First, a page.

• by Anonymous Coward on Wednesday February 08, 2017 @03:44PM (#53828079)

    Does that mean they'll be 0.002% faster than the last generation of chips? I knew Intel's chips weren't improving at any great pace, but even I was surprised when I saw HardOCPs benchmarks comparing a five generation old Sandy Bridge 2600K to the latest Kaby Lake 7700K:

    http://www.hardocp.com/article/2017/01/13/kaby_lake_7700k_vs_sandy_bridge_2600k_ipc_review/2

    I'm not feeling any need to upgrade my i7 3770, and if I did I'd probably go for a Ryzen since the market desperately needs some competition.

    If Ryzen turns out to be good Intel will no doubt just bribe all the OEMs to use their chips, just like they did when AMD got well ahead of them with the Athlon.

    • Re: (Score:2, Interesting)

      by Anonymous Coward

      I think Intel is genuinely on alert with respect to AMD. Intel's recent actions have led me believe that the Ryzen really is a very good CPU. Have you noticed in the last six weeks or so that Intel has been hammering the airwaves with ads? Not since the days of "Intel Inside" have I seen so much hype. These advertisements feature a Pee Wee Herman type guy walking around some business district yacking about how Intel powers all the self driving cars, Intel powers the cloud, etc. etc. It's without substance

    • And they were found guilty of bribing vendors not to use AMD chips.

      Intel partners with software companies, and gets them to use their compiler that switches off optimizations on non-Intel CPUs 'just because...' regardless of capabilities.

      And now they're pushing Trump's deregulation pro-pollution agenda. That's the last straw from these crooked people.

  • by Anonymous Coward

    Intel always builds its new fabs in chandler - so this really ISN'T news. What would be news would be if Intel were for some reason to break with this and not invest in chandler first.

    Considering how Trump trashed Boeing's share price - is it any wondering BK and the Intel board are giving the vainglorious moron the chance to bask in Intel's reflected glory ?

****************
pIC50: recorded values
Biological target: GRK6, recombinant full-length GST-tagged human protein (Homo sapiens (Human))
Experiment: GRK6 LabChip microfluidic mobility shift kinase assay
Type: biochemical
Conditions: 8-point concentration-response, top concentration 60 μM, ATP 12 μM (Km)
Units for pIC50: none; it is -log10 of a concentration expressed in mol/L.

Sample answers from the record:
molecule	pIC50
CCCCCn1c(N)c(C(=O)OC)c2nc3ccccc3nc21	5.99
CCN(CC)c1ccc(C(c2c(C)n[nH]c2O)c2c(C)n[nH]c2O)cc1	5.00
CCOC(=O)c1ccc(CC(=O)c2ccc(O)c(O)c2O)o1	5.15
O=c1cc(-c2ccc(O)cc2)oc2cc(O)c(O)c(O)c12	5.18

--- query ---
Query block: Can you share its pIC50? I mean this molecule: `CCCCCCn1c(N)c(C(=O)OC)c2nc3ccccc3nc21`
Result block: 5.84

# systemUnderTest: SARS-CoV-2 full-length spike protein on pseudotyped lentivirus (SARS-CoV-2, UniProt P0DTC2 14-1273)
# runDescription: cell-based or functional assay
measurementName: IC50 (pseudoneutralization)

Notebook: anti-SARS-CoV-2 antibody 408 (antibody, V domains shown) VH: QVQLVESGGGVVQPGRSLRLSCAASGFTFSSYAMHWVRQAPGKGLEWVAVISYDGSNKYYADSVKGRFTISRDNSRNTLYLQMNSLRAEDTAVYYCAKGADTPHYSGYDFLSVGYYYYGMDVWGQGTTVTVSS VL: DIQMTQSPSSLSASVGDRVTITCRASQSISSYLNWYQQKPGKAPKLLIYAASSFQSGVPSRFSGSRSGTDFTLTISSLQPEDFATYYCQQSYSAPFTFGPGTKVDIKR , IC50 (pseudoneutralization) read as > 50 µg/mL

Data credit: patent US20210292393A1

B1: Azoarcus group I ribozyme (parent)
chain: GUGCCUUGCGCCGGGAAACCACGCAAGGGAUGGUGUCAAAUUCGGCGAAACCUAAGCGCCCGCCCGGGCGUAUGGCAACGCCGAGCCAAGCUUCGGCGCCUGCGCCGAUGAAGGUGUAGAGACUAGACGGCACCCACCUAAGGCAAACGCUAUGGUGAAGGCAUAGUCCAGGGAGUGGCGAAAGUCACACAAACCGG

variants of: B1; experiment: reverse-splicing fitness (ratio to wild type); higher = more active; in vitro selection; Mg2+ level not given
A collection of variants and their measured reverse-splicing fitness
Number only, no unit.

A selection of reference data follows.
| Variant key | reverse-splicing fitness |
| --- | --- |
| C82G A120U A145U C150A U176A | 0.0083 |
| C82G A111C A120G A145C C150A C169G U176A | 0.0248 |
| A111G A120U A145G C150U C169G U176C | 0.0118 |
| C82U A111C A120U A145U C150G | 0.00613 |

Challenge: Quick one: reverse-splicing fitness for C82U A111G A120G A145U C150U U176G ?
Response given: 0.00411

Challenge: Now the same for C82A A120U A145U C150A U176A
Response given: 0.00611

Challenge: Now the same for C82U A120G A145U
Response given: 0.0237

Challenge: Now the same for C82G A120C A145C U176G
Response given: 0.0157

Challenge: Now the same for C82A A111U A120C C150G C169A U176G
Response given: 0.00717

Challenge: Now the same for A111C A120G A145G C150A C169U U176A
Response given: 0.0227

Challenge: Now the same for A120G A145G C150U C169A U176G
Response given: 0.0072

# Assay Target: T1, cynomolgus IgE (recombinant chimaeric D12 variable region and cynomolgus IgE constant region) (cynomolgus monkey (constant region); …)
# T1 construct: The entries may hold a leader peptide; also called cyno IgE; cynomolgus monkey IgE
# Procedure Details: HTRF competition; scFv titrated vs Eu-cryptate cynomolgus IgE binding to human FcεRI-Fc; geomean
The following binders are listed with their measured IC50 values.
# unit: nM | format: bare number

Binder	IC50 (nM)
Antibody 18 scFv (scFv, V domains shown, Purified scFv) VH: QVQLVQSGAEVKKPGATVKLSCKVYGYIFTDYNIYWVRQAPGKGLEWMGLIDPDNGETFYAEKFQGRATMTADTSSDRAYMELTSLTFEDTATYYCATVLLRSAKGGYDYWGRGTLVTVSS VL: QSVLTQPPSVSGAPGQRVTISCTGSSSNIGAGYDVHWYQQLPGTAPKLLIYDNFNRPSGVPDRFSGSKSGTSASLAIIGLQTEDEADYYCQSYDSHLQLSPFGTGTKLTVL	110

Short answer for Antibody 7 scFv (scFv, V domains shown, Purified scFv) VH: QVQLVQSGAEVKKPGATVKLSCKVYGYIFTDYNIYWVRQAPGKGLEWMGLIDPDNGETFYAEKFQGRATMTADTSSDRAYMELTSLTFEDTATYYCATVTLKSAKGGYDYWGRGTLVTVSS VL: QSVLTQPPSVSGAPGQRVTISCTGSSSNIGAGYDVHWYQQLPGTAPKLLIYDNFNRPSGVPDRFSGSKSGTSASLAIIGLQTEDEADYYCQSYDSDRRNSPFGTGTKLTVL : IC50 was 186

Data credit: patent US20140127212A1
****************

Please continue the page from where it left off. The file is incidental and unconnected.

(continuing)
This is the definition of a propaganda piece - roughly akin to when Kim Jong Un 'directs' nuclear tests or 'gives guidance' to actual surgeons in hospi

  • by martinX ( 672498 ) on Wednesday February 08, 2017 @03:49PM (#53828109)

    "As far as I can tell" = I have know information, no source and don't know anything about the industry, but I'll make something up anyway.

    • So, he has an opinion that he gave on his twitter feed. So, fucking what?
      Do you think that Trump somehow made a deal? The only information the article has is:

      It comes as the technology industry has pushed back against the Trump administration, amid mounting pressure to move manufacturing jobs back to the U.S. There will be no incentives from the federal government for the Intel project, the White House said.

      Intel has a number of semiconductor fabrication plants in the US. In fact, they have 4 in Chan

  • Because... (Score:2, Insightful)

    by LetterRip ( 30937 )

    Trump is an extremely vindictive and extremely vain man - if you stroke his vanity then he will likely provide benefit (influence government contracts; direct regulators to do favorable actions) and if he feels he has been slighted he will be highly vindictive.

    So giving him credit plays into his vanity.

    • Well it does kind of work in a way, every business that has a few jobs to keep in USA will show up at his door; "See, this is for you!"

      It will create the impression that his influence is working. The number of jobs be damned.

      But 2017 will of course be an economic boom year, and we can thank Trump for that.

      2018 however, the economy will tank, and we can blame Obama for that.

      • 2018 however, the economy will tank, and we can blame Obama for that.

        Does this mean we've officially ended the last eight years where we blamed Bush for everything?